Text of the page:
Male Beauty

iVillage Member
Registered: 07-30-2004
Male Beauty
3
Sat, 12-28-2013 - 1:03pm

      It seems to me that the words “Male” and “Beauty” do not often go together in current popular culture.  Men may be called attractive or handsome, but I feel men are not likely to be called beautiful.  Further it appears to me that even in many of the cases that a man is called beautiful it is also suggested that something is strange with that designation.  Now maybe I’m wrong about this and actually I would like to be wrong about this.  What do you think of when you hear or read the phase “Male Beauty?”

      Some people may feel that Male Beauty has nothing to do with sexual taboos and I would tend to agree with them.

      Tom,

iVillage Member
Registered: 07-30-2004
In reply to: tom.j.g
Wed, 01-01-2014 - 12:18pm

      Your daddy’s rich

      And your mamma’s good lookin’

      So hush little baby

      Don’t you cry

       The above four lines are lyrics from the Gershwin song “Summertime.”  To me these lyrics captured very well what I feel are the differences in how Male and Female Beauty is perceived in the current culture.  Encoded in these words is the idea that to be successful so as to be able to take care of a little baby, the father has to be rich and the mother has to be beautiful.  The beauty of the mother, I feel, is to attract and keep the father.  Another way of stating this is that women are to be seen and men are to do things.  While this may have been close to the case at times in the past I do not believe that this difference in gender roles is “natural” to the human species, in the sense that humans are born with a disposition toward it. 

      In order to understand why the term beautiful maybe more likely to be associated with women than men I feel it is important to look at society prior to the 20th century.  It seems to me that in all past civilizations (defining civilization as a culture with writing) women have been considered to be second class citizens.  A good example of this is that it was extremely rare for women to be able to vote, even when men were granted this right, prior to 1900. 

      In addition to not being allowed to vote women were also denied entry into or discouraged from entering most high paying professions.  Thus it was difficult for women to support themselves financially.  Because of this most women needed, for economic reasons, to be married, more so than was the case for men and so, I feel, women took more care to attract men with physical beauty then men did to attract women - after all a man could attract a wife with his earning capacity.  On the other hand men being able to earn more than women would not be attracted to women because of the women’s earning capacity.  So, it seems to me that beauty as a desirable tract became more associated with women than with men.  But I believe that this is not something that is inborn, but instead is a result of the nature of social conditions.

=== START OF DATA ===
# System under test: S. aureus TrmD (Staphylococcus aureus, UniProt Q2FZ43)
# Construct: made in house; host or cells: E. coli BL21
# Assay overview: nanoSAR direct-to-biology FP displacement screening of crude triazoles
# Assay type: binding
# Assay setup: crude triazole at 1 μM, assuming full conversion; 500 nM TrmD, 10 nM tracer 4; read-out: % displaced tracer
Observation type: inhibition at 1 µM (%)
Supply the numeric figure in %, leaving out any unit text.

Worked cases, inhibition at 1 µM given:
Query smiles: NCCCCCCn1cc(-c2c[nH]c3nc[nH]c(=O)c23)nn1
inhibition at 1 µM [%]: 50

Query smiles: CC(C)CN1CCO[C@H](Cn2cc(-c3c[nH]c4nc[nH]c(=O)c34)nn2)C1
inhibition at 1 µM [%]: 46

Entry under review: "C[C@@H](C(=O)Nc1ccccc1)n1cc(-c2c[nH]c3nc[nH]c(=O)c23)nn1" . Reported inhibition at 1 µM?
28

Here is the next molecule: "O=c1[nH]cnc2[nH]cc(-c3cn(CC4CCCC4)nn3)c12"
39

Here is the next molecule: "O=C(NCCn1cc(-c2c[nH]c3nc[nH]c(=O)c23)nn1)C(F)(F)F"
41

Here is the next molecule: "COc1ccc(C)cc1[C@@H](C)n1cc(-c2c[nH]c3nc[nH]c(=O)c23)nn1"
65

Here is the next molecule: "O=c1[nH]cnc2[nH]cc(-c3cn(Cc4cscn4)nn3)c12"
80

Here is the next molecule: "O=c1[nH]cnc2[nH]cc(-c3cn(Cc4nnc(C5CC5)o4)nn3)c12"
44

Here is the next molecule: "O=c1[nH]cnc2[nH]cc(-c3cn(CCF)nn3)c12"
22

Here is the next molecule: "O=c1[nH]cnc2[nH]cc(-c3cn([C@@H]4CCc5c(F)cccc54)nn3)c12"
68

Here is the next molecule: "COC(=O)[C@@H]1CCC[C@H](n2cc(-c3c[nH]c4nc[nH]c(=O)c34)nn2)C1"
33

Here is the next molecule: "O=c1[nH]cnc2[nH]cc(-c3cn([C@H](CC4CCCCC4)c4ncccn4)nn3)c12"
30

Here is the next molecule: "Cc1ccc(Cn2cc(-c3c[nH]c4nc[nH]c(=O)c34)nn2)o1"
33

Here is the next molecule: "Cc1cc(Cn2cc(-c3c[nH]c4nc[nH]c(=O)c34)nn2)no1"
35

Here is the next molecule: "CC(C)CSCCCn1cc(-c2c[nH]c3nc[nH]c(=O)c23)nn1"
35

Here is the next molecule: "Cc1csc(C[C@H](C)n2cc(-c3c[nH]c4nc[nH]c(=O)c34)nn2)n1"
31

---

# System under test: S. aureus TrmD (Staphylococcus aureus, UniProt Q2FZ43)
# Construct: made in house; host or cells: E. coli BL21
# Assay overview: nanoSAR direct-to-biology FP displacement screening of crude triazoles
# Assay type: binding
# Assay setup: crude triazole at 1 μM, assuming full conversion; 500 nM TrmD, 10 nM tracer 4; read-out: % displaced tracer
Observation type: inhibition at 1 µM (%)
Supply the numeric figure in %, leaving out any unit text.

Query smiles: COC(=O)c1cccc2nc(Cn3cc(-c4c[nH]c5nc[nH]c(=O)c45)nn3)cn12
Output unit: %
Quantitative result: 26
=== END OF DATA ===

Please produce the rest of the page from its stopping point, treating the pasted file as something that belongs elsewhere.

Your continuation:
Tom,

iVillage Member
Registered: 09-14-2007
In reply to: tom.j.g
Fri, 01-31-2014 - 2:15pm
To be Devil's Advocate.....we don't often hear women being referred to as "handsome" either.
iVillage Member
Registered: 07-30-2004
In reply to: tom.j.g
Mon, 02-03-2014 - 12:26pm

      Mc001, thank you for your reply – you bring up a good point.  What is important is that the words beauty and handsome have different definitions.  The Random House College Dictionary’s first definition for “beauty” is “a quality that is present in a thing or person giving intense aesthetic pleasure or deep satisfaction to the senses or the mind” while its first definition for “handsome” is “having an attractive, well-proportioned, and imposing appearance suggestive of health and strength; good looking.”  So beauty refers to an intense aesthetic pleasure or deep satisfaction while handsome only refers to good looking.

      I feel this difference in definitions supports my point.  By reserving, for the most point, the term “beauty” for women and the term “handsome” for men, we (our culture) are implicitly maintaining that men cannot be as attractive as women can be and I feel that this difference can be traced back to the idea that women are to be seen and men are to do things and not to some “natural” preference.

      If the words beautiful and handsome meant the same thing I feel it would not be important as to which word is used for either sex, but I do not see them as having the same meanings.

      Tom,